MARRY, COME UP!
OR, WHAT HAVE WE DONE?
He paddled up and down."
WORDSWORTH.AUGUST 24, 1873. - Started at 9 A. M. Meant to start at 4. Companion, - athletic Freshman. Equipment, - old hats, flannel shirts, double-decked boots, six-foot staves, knapsacks (twenty pounds each), one saucepan, and two tin cups. (We had a little brandy, three pints.) Destination, - unknown. Walked twenty miles before dinner. Weather rather debilitating. Took a little brandy. At 12 M. saw pretty girl blowing dinner-horn at door of farm-house. Stopped for dinner. Dinner bad. Girl pleasant. Freshman asked for lock of her hair. Started again at 1.30. Walked twenty miles. Startled female peasant takes us for brigands. Soothed by sight of Freshman's pocket-Bible. Enter a lovely village. Setting sun, lowing herds, etc. Both of us a little tired. People stare. Freshman sings Fair Harvard for a bluff. Prohibitory law. No tavern. Ask aged farmer for night's lodging in his hay-loft. Freshman fool enough not to put out his pipe. Blows smoke in farmer's face. Farmer says "nix"; backed up by bull-dog. Bivouac in pasture. Loaded bushes, complaisant cow. Supper on berries and milk. Heavy dew. One blanket, monopolized by Freshman. More brandy. Midnight attack by enraged bull. Retreat in bad order to opposite side of stone wall. Watch bull gore forty pounds of baggage, assisted by cow. Sleep up a tree. Freshman's bough breaks. Bruised ankle. Brandy instead of arnica.
Aug. 25. - Wake early, but not bright. Drizzling rain. Suggest to Freshman that we take it easy. Freshman acquiesces with ill-concealed delight. Says he has rich uncle (who dotes on him) living three miles ahead. Time to uncle's gate, two hours. Servant won't let us in; has orders to keep out tramps. Freshman implores and raves, but with no avail. Finally sends in pocket-Bible in lieu of card, and is admitted. Uncle cordial; cousins, Sophs at Vassar. Welcome breakfast. Rain increases; have to spend the day. Luncheon. Dinner. Bezique and forfeits in the sitting-room. Rain ceases. Cousins excuse themselves to study Hebrew in the library. Uncle takes us out to see prize swine. Freshman detects latent ring-bone in blue-ribbon hog. Uncle turns pale. Freshman advises daily gallop and a mild blister. Uncle retires to library and adds codicil to his will. More forfeits. Freshman sues prettier cousin for twining tress. Enter uncle.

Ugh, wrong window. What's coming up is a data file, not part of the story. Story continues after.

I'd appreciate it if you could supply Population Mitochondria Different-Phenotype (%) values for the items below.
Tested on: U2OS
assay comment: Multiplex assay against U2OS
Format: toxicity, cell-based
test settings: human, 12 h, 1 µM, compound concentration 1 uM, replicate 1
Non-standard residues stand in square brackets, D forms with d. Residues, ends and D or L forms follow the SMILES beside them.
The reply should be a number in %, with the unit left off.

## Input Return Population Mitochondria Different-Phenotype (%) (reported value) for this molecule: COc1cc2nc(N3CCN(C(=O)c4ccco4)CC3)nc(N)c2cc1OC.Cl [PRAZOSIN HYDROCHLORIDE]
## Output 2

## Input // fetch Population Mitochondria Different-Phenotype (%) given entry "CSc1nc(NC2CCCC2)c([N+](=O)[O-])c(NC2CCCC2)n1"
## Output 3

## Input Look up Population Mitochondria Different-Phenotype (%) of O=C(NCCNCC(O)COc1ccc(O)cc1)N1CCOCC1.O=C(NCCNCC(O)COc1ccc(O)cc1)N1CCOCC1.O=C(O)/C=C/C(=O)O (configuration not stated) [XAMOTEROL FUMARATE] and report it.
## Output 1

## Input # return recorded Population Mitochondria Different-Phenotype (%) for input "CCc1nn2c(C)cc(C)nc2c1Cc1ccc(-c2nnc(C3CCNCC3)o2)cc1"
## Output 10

Aug. 26 - Late breakfast; pangs at parting. Country rolling, possibly mountainous. Shady dell, with gypsy camp. Venerable boss gypsy wants to buy Freshman's watch-chain. Offers his note at three months and a mustang stallion in payment. Negotiations terminated by mustang stallion eating a considerable portion of the chain. Gypsy damsels, varying in age from one hundred and two, to seven, desire to tell our fortunes. Freshman selects prettiest; her opposite fastens on to us. While our particular hag prates about "the dark young woman who is coming across the water," Freshman attempts to teach the pretty Zuleka to smoke a cigarette. Zuleka coy, but asks Freshman for a chew. All waltz. Knapsacks not so heavy as they were. Take greased-lightning express at next village. Find ourselves going the wrong way. Don't care. Arrive home 11.30. Mangled by pet bull-dog. Four hundred and fifty miles in three days, not so bad! Mean to walk to Cuba next summer!
[To be continued.]